A large no-trespassing sign was posted by the state last week on one of Scarborough’s most popular sand beaches, making about three acres of Higgins Beach off-limits to people and their dogs through the remaining months of the piping plover nesting season.

Erected on Thursday, the sign, which is attached to two metal beams, warns trespassers that the area — a sandy point of beach adjacent to the Spurwink River — is owned by the Maine Department of Inland Fisheries and Wildlife and that the property is an endangered species nesting area. The protected area has also been staked and roped off.

Some Scarborough residents, already sensitive to the incident last year when a dog mauled a piping plover chick on Pine Point Beach, expressed concern that the sign might be the first step toward further restricting public access to Scarborough’s beaches.

State wildlife officials say that area on Higgins Beach has been roped off and staked since the 1980s to protect nesting piping plovers and that a sign declaring the area off-limits should not come as a surprise.

“I think more people are sensitive due to the issues the town has had with dog owners,” said Judy Camuso, director of DIF&W’s Wildlife Division.

Camuso said the sign is also a way to educate the public about the piping plover’s fragile nesting habitat. “We felt it was more visually appealing,” she added.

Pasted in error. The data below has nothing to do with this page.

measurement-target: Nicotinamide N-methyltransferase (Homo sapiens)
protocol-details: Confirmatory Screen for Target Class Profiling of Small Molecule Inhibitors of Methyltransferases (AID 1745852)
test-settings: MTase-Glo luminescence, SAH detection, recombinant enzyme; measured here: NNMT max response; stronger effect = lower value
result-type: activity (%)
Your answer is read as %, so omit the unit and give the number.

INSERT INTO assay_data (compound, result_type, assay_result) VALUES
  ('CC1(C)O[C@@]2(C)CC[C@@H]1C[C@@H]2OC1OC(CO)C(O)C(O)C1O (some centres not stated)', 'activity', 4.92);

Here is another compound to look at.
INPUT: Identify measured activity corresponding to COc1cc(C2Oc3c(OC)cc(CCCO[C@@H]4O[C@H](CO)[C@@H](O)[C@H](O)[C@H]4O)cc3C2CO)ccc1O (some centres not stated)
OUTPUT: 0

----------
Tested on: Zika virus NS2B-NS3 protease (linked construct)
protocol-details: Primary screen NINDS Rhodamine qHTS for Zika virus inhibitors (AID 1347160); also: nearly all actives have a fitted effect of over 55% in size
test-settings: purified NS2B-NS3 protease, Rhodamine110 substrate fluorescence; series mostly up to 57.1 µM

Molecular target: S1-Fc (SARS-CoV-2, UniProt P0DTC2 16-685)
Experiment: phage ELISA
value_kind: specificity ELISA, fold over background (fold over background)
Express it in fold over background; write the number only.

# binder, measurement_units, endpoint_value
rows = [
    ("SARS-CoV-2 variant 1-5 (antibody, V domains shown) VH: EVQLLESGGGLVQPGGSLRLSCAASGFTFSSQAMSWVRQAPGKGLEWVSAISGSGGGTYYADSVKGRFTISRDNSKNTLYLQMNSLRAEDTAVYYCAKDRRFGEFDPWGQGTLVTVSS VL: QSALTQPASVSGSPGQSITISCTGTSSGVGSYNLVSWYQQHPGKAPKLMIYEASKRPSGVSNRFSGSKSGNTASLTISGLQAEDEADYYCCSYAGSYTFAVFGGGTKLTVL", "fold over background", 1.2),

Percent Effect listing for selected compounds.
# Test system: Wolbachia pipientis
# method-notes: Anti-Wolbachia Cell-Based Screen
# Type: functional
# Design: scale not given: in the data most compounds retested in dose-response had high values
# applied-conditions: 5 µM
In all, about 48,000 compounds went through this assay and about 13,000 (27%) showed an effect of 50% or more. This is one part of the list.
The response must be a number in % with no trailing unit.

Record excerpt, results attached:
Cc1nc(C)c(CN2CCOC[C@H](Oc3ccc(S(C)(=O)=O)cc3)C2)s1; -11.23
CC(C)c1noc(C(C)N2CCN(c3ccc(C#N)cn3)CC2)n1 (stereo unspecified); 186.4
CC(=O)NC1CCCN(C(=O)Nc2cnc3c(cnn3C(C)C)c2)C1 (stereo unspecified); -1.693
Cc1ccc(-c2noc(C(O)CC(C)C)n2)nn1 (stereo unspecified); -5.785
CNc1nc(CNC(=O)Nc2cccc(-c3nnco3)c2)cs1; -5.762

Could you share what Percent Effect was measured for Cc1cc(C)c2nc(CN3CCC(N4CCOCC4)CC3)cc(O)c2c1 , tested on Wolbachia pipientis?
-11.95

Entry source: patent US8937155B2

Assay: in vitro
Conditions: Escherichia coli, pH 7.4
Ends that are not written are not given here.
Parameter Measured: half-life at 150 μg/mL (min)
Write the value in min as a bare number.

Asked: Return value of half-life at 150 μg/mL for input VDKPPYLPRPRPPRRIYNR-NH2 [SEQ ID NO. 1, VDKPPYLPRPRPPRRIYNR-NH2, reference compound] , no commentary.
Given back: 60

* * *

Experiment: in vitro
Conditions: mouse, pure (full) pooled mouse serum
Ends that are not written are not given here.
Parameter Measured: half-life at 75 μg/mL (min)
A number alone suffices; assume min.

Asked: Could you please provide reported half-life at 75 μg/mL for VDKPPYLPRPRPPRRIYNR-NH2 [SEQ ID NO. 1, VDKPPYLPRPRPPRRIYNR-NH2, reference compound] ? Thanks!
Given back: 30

In the past, plovers on Higgins Beach have successfully reproduced, though last year the two breeding pairs were not successful, Camuso said.

Camuso said the area next to the river will remain off-limits to humans and dogs for about five months. The birds usually arrive in early April and stay until September, when they migrate south.

“Yes, indeed, the eastern end of Higgins Beach is now officially closed. Not just to off-leash dogs. Not just to leashed dogs. But, to us good ol’ human beings as well,” wrote Steve Hanley in his blog “ScarboroughBeachesAlert.” Hanley posted a photograph of the sign on his well known local website.

Hanley describes himself as a Scarborough resident who enjoys exercising his dog responsibly on the town’s beaches.

“The signage was startling,” Hanley said Monday night. “It’s very much a warning to stay away — everybody.”

Hanley views the sign as part of a “progression” by wildlife officials toward restricting public access to town beaches.


Suzanne Foley-Ferguson, a former town councilor who is also a member of an organization called Dog Owners of Greater Scarborough, said she is sympathetic toward the plight of the plovers but worries that federal and state wildlife officials may be taking the bird’s protection to the extreme.

“What I am concerned about is that this (no trespassing sign) is just step one toward closing all of Scarborough’s beaches,” she said.

Town Manager Tom Hall said residents and dog owners will be given an opportunity to debate the issue at an April 16 public hearing on proposed rules that would create protected areas on parts of Higgins, Ferry, Western and Pine Point beaches. The hearing will be followed on May 7 by a Town Council decision.

Last December, by a vote of 2,880 to 1,059, residents decided to keep the town’s existing restrictions, which ban dogs from beaches from 9 a.m. to 5 p.m. between June 15 and Sept. 15. During that same period, unleashed dogs are allowed on beaches from sunrise to 9 a.m. Only leashed dogs are allowed on beaches from 5 p.m. to sunrise.

The referendum vote overturned a Town Council decision to approve a year-round community leash law, which would have allowed dogs to run unleashed only in designated public areas such as dog parks. The town has no dog parks.

Dennis Hoey can be contacted at 791-6365 or at:[email protected]

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